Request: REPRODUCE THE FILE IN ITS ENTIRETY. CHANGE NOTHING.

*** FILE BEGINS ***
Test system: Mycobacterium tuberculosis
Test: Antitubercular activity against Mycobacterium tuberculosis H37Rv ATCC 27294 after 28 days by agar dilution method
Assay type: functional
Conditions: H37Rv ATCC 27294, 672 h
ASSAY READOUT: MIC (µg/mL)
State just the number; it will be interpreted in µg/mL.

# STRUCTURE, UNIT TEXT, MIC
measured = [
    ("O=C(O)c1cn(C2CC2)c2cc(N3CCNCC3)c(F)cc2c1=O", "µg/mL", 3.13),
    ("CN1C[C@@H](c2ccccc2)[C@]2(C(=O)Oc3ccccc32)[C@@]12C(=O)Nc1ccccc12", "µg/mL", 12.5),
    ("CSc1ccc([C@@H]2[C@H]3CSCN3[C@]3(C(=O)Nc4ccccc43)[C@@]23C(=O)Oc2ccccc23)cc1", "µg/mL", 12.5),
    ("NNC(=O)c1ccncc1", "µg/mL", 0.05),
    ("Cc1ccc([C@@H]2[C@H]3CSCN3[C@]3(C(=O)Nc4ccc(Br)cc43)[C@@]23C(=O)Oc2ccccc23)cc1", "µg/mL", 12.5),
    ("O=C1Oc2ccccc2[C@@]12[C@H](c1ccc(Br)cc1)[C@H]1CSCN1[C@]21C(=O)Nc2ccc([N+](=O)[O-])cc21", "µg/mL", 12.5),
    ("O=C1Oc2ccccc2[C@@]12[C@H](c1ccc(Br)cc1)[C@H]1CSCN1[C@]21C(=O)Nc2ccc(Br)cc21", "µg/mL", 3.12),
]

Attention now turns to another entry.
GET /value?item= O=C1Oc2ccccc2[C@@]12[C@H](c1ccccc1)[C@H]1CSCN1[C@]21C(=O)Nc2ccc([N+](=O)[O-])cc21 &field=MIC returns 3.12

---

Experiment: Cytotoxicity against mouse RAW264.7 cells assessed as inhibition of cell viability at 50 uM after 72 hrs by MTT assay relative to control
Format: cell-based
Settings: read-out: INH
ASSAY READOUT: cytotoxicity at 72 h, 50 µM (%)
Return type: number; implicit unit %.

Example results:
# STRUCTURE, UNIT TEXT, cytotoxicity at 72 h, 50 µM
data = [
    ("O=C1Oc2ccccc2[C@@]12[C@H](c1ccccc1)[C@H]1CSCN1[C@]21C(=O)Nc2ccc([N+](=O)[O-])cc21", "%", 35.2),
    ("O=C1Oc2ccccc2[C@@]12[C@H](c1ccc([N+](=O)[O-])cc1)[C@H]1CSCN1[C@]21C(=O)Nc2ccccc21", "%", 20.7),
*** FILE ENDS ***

Test system: Mycobacterium tuberculosis
Test: Antitubercular activity against Mycobacterium tuberculosis H37Rv ATCC 27294 after 28 days by agar dilution method
Assay type: functional
Conditions: H37Rv ATCC 27294, 672 h
ASSAY READOUT: MIC (µg/mL)
State just the number; it will be interpreted in µg/mL.

# STRUCTURE, UNIT TEXT, MIC
measured = [
    ("O=C(O)c1cn(C2CC2)c2cc(N3CCNCC3)c(F)cc2c1=O", "µg/mL", 3.13),
    ("CN1C[C@@H](c2ccccc2)[C@]2(C(=O)Oc3ccccc32)[C@@]12C(=O)Nc1ccccc12", "µg/mL", 12.5),
    ("CSc1ccc([C@@H]2[C@H]3CSCN3[C@]3(C(=O)Nc4ccccc43)[C@@]23C(=O)Oc2ccccc23)cc1", "µg/mL", 12.5),
    ("NNC(=O)c1ccncc1", "µg/mL", 0.05),
    ("Cc1ccc([C@@H]2[C@H]3CSCN3[C@]3(C(=O)Nc4ccc(Br)cc43)[C@@]23C(=O)Oc2ccccc23)cc1", "µg/mL", 12.5),
    ("O=C1Oc2ccccc2[C@@]12[C@H](c1ccc(Br)cc1)[C@H]1CSCN1[C@]21C(=O)Nc2ccc([N+](=O)[O-])cc21", "µg/mL", 12.5),
    ("O=C1Oc2ccccc2[C@@]12[C@H](c1ccc(Br)cc1)[C@H]1CSCN1[C@]21C(=O)Nc2ccc(Br)cc21", "µg/mL", 3.12),
]

Attention now turns to another entry.
GET /value?item= O=C1Oc2ccccc2[C@@]12[C@H](c1ccccc1)[C@H]1CSCN1[C@]21C(=O)Nc2ccc([N+](=O)[O-])cc21 &field=MIC returns 3.12

---

Experiment: Cytotoxicity against mouse RAW264.7 cells assessed as inhibition of cell viability at 50 uM after 72 hrs by MTT assay relative to control
Format: cell-based
Settings: read-out: INH
ASSAY READOUT: cytotoxicity at 72 h, 50 µM (%)
Return type: number; implicit unit %.

Example results:
# STRUCTURE, UNIT TEXT, cytotoxicity at 72 h, 50 µM
data = [
    ("O=C1Oc2ccccc2[C@@]12[C@H](c1ccccc1)[C@H]1CSCN1[C@]21C(=O)Nc2ccc([N+](=O)[O-])cc21", "%", 35.2),
    ("O=C1Oc2ccccc2[C@@]12[C@H](c1ccc([N+](=O)[O-])cc1)[C@H]1CSCN1[C@]21C(=O)Nc2ccccc21", "%", 20.7),